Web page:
Brenda Peterson’s memoir I Want to Be Left Behind: Finding Rapture Here on Earth begins with an account of a conversation that exemplifies a larger question that has preoccupied Peterson for much of her life: how can those who believe in the Rapture be responsible and good stewards of the natural world? While Peterson keeps a watchful eye on a seal pup on a beach outside of Seattle, a neighbor, an evangelical Christian, announces that September 11th inaugurated the End Times and that he does not expect to be long for this world but, rather, to ascend from it while it undergoes cataclysmic changes in preparation for Christ’s return.
Peterson has little patience for this sort of talk. She grew up in an evangelical family where discussion of the Rapture was commonplace and though she remains close to her parents, siblings, and other relatives, her own spiritual journey has led her far from the faith in which she was raised. What fascinates Peterson and prevents her from simply dismissing her neighbor is his real care and concern for the seal pup and its safety. He and Peterson have devoted many hours and much energy to the protection of seals and other sea life and this prompts her to wonder why anyone would care about a world he believes to be doomed.
This conundrum is not new to her. Her father is a very successful administrator in the Forest Service and Peterson spent much of her youth living in proximity to forests and wildlife refuges, oceans and nature preserves. Her experiences in these places along with her rigorous religious instruction in the Southern Baptist church establish the essential tension of Peterson’s life: an allegiance to this world in all of its physical splendor and the insistence that there is another, better, indeed perfect, place that is humanity’s true home.
I Want to Be Left Behind is at its best in passages where Peterson describes her appreciation of the natural world, even ecstatic communion with it. For example, Peterson writes movingly but also matter-of-factly of an encounter with a mother whale and its calf in Baja:
Balancing on her mother’s belly, the calf was practically in the boat with us, inquisitive but shy. She was brand-new — no more than a few weeks old, with short baby whiskers and no barnacles. At fifteen feet long, the calf was nursing on milk so rich she would gain one hundred pounds a day. When the calves are two to three months old, they embark on the perilous 2,500-mile round-trip journey between Baja and the Arctic, an obstacle course of orca attacks, super-tanker boat propellers, Russian and subsistence hunters, and other hazards. Thirty percent of the calves do not survive.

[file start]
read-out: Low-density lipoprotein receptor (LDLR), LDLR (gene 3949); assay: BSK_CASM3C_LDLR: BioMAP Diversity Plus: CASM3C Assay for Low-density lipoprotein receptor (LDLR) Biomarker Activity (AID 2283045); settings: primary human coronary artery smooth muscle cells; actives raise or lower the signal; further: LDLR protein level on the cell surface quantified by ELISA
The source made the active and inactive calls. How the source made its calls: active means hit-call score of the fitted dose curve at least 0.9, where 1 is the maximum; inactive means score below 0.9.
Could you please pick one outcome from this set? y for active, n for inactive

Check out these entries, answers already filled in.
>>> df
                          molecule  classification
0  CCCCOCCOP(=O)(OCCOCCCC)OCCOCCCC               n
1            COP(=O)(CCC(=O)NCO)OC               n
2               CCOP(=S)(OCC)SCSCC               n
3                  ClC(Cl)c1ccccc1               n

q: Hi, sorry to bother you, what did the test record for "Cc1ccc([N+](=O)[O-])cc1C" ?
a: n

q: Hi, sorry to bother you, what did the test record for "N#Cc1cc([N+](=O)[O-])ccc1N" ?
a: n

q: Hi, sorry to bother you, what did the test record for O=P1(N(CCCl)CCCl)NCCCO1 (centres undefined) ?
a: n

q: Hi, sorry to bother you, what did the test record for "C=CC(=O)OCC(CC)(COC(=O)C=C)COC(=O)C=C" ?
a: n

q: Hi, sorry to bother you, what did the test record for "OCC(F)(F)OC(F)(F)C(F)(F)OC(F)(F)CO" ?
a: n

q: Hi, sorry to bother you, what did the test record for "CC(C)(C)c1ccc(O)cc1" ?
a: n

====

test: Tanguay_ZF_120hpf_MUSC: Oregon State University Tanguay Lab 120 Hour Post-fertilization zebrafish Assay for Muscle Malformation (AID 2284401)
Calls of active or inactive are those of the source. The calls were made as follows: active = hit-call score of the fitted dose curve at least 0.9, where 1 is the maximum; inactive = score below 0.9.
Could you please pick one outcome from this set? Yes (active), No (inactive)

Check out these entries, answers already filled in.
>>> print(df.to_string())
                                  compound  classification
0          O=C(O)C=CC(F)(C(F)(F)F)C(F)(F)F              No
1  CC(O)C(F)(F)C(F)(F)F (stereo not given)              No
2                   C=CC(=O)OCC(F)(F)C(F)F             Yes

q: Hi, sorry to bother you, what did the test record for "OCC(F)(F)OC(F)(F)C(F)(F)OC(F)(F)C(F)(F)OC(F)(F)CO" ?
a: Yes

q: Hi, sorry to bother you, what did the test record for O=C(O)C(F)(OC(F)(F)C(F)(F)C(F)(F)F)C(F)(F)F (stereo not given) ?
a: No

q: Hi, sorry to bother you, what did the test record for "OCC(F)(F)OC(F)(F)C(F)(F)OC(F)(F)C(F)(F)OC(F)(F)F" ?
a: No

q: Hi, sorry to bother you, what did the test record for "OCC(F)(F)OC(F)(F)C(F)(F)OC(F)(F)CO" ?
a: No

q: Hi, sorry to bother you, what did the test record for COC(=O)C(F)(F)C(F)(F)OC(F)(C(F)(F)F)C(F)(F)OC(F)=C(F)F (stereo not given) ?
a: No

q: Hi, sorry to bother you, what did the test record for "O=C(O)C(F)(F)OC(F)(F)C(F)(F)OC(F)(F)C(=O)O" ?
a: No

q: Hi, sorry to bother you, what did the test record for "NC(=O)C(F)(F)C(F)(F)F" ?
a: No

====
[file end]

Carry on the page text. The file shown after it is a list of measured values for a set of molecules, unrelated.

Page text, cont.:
Petersen’s acknowledgment of the vulnerability of what she finds so beautiful saves the passage from sentimentality while also allowing the reader a glimpse of a world of epic endeavor on the part of these animals she admires so much.
One would like, however, for more passages like this. For the most part I Want to Be Left Behind records the fairly mundane experiences of a life. There is the tedium of sitting through Sunday school, the difficulties of being accepted by classmates when one is a perpetual “new kid” (her father’s career keeps the family nearly constantly on the move), a sense of estrangement and alienation from one’s family and its values. These are not, of course, trivial matters but Peterson describes them less adeptly than her experiences in nature.
This is so partly because for all of their growing differences — differences that reflect not just personal idiosyncrasy but also larger cultural tensions (the memoir spans the 1950s to the present) — Peterson and her family are generally cordial with one another if not always understanding. No doubt one aim of the book is to commemorate this human decency but people politely disagreeing with one another doesn’t make for a very gripping read. This is most apparent in the extensive but often clunky dialogue.
The memoir would also benefit from more consideration of what its jacket description labels “apocalyptic Greens,” i.e., environmentalists whose despair over the condition the planet leads them to repudiate the notion that human beings have a place in it. The notion that some evangelists and environmentalists are deeply alike in their sense that the world is not our home is an important one and deserves more than the glancing attention it gets here.
Still, if I Want to Left Behind is neither topnotch nature writing nor memoir nor any combination thereof (as is the work of, say, Annie Dillard) it deserves credit for capturing the persistent depth of one individual’s religious sensibility even as that sensibility undergoes profound change.